Under the Stars
Articles Inspirational articles from Hay House authors
Under the StarsA scholar in Central Park.
There were certain dangers involved in sleeping in Central Park in 1979. Crime was still on the rise. But there were certain spots, between the thick grove of trees and lush expansive lawns, where I could spread out my blanket, rest my weary head, look up at the heavens and, regardless of the crazy circumstances that brought me here, enjoy some peace of mind.
The summer weather was mild and the night breeze cool. The air was clear. The moon was full, the sky flooded with stars. My mind was flooded with thoughts.
How in the name of reason had I wound up here?
When I got my Reno divorce from Hilda, the judge saw I was making $503 a month and told me to give her $383. That meant I had $117 to work with or, to break it down further, $29.25 a week.
In my head, I kept hearing Johnnie Taylor singin’ ’bout, “It’s cheaper to keep her.”
Brother, I got the blues.
When we split up, even before Hilda went to Atlanta, I gave her the apartment we were renting. That meant I had no place of my own. When I started looking for a place, the security and first month’s rent were more than I could handle. Rather than hit on friends for a loan, I figured it might do me good to relax in the great outdoors until I could plan my next move.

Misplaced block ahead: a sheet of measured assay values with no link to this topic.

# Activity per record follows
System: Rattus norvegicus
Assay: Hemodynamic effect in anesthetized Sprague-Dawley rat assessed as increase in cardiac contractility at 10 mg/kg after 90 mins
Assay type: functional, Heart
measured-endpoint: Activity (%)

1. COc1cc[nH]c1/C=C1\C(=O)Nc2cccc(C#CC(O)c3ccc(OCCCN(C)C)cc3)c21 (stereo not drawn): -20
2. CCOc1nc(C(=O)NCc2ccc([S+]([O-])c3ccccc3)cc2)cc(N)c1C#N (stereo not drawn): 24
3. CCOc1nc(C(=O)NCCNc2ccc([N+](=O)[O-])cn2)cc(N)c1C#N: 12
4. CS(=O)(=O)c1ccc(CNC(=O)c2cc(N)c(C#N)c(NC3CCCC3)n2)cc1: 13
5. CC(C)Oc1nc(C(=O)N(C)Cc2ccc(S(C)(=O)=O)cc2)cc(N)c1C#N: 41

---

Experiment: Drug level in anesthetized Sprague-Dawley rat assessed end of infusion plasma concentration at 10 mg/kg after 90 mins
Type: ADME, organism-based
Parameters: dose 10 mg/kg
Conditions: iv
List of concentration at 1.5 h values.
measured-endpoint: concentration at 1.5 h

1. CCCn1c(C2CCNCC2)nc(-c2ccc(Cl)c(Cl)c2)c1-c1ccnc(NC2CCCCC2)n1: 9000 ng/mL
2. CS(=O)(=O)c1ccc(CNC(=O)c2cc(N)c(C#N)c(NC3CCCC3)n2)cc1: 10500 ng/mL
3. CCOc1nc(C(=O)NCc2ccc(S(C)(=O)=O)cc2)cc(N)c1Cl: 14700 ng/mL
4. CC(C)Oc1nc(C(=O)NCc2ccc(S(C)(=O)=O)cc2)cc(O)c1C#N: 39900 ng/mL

When it came to money planning, I didn’t do well. I didn’t want to fight with my ex-wife who was the prime caretaker of our beloved son. I didn’t want to fight with anyone. At the same time, by giving her practically everything and keeping little for myself, I set a pattern that would last for . . . well, maybe forever.
On those two nights, out there on the grass of Central Park, cuddled up in my sleeping bag, there were times when I had to laugh. Here I was, graduate of Harvard and Princeton, student of philosophy, lover of literature, professor-on-the-rise, and broke as the Ten Commandments. Now ain’t that something. Maybe it was then when the bluesman shuffle started playing inside my brain. Maybe it was then when I heard the rhythm, the rhyme of the song, the stars overhead spelling out the story: Your baby’s gone. Your money’s funny. You ain’t got no home. Nobody loves you but your mama and—as B.B. King says—“she could be jivin’, too.”
But, oh, never never my loving and loyal mama, B.B.! She is my rock forever!
There’s humor in those statements. There’s pain. That’s the comic tragedy of the blues. You tease the situation for what it’s worth. You comfort yourself with a joke or two. You close your eyes and hope no one mugs you during the night. You wake up and move on—teaching at Union, putting a few bucks together to rent a little place uptown. See what happens next.